Space

May 2, 2012

Lockheed Martin completes GOES-R weather satellite CDR

LM-GOESS-satellite

The Lockheed Martin team developing NASA and NOAA’s Geostationary Operational Environmental Satellite-R series satellite has successfully completed the spacecraft Critical Design Review, a major milestone that paves the way for the production of the nation’s next-generation geostationary weather satellite system.

The week-long review included a series of comprehensive presentations from each of the system and subsystem subject matter experts representing all facets of the spacecraft. The team demonstrated that the design and operations are understood and sufficiently mature to begin the build and integration phase.

“The successful execution of this review was critical as it validated our depth of understanding of the mission requirements and our readiness to transition from the design to the build phase,” said Paula Hartley, program manager for GOES-R at Lockheed Martin Space Systems. “Our team understands the importance of this mission and we’re committed to the continuity of the GOES system. Passing the CDR means we are now one step closer to the 2015 launch of the first spacecraft in the R series.”

Data from NOAA’s GOES satellites provide accurate real-time weather forecasts and early warning products to the public and private sectors. The advanced spacecraft and instrument technology used on the GOES-R series will improve forecasting quality and timeliness, generating significant economic benefits to the nation in the areas of public safety, climate monitoring, space weather prediction, ecosystems management, commerce, and transportation.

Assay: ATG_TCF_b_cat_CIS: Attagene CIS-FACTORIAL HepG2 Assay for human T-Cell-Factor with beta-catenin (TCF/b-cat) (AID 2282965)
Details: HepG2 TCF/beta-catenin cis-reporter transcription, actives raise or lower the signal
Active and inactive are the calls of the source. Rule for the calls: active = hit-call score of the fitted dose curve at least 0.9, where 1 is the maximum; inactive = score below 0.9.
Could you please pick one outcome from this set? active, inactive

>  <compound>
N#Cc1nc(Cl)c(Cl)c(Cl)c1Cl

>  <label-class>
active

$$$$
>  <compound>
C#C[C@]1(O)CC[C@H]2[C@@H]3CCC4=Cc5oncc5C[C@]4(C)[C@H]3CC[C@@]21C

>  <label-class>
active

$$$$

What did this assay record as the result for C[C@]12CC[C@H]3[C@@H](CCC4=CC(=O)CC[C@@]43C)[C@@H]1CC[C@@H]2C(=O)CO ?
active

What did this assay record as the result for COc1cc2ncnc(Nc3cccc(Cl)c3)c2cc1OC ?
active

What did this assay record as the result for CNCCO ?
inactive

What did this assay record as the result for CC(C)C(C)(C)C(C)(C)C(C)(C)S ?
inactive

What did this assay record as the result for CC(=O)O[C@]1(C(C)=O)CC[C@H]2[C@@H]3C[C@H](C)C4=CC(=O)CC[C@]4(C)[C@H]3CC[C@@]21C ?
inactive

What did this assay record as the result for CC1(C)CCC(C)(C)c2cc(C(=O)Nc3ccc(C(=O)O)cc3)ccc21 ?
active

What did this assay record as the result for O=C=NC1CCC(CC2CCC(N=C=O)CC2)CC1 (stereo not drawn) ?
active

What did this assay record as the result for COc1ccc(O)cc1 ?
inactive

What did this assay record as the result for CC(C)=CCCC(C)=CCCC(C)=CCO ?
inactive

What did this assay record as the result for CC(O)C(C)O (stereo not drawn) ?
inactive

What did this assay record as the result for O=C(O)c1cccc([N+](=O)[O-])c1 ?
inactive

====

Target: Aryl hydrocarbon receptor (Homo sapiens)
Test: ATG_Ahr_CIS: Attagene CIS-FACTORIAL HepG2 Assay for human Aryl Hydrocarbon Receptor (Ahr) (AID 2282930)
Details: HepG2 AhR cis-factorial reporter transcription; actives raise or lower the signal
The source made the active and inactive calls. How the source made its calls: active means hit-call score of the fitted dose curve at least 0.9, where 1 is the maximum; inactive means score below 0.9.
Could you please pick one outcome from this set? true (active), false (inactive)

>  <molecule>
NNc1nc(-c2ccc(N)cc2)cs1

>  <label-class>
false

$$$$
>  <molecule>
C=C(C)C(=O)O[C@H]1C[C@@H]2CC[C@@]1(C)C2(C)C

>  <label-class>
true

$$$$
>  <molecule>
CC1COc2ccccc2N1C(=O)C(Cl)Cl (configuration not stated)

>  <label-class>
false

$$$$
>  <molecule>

The NOAA Satellite and Information Service funds, manages, and will operate the GOES-R program. NASA’s Goddard Space Flight Center oversees the acquisition of the GOES-R spacecraft and instruments for NOAA.

 




All of this week's top headlines to your email every Friday.


 
 

 

NASA partners punctuate summer with spacecraft development advances

Spacecraft and rocket development is on pace this summer for NASA’s aerospace industry partners for the agency’s Commercial Crew Program as they progress through systems testing, review boards and quarterly sessions under their† Space Act Agreements with the agency. NASA engineers and specialists continue their review of the progress as the agency and partners move...
 
 

NASA seeks proposals for commercial Mars data relay satellites

NASA has issued a Request for Information to investigate the possibility of using commercial Mars-orbiting satellites to provide telecommunications capabilities for future robotic missions to the Red Planet. We are looking to broaden participation in the exploration of Mars to include new models for government and commercial partnerships, said John Grunsfeld, associate administrator of NASAR...
 
 
NASA photograph

NASA’s Chandra X-ray Observatory celebrates 15th anniversary

NASA photograph To celebrate the 15th anniversary of NASA’s Chandra X-ray Observatory, four new images of supernova remnants are being released. These spectacular cosmic vistas are the glowing debris fields that were crea...
 

 
NASA photograph

NASA begins engine test project for space launch system rocket

NASA photograph RS-25 rocket engine No. 0525 is positioned onto the A-1 Test Stand at NASAís Stennis Space Center in Mississippi preparation for a series of developmental tests. Engineers have taken a crucial step in preparing...
 
 

SSL selected to study asteroid retrieval for NASA

Space Systems/Loral, a leading provider of commercial satellites, announced July 18 that it was one of the companies selected by NASA to study system concepts and key technologies for NASA’s Asteroid Redirect Mission, which is expected to be a key part of the agency’s path to sending humans to Mars. SSL will conduct two studies;...
 
 
NASA image

NASA turns over next-gen air traffic management tool to FAA

NASA image As seen in this image, Terminal Sequencing and Spacing technology enables air traffic controllers to better manage the spacing between aircraft as they save both time and fuel and reducing emissions, flying more effi...
 




0 Comments


Be the first to comment!


Leave a Reply

Your email address will not be published. Required fields are marked *

You may use these HTML tags and attributes: <a href="" title=""> <abbr title=""> <acronym title=""> <b> <blockquote cite=""> <cite> <code> <del datetime=""> <em> <i> <q cite=""> <strike> <strong>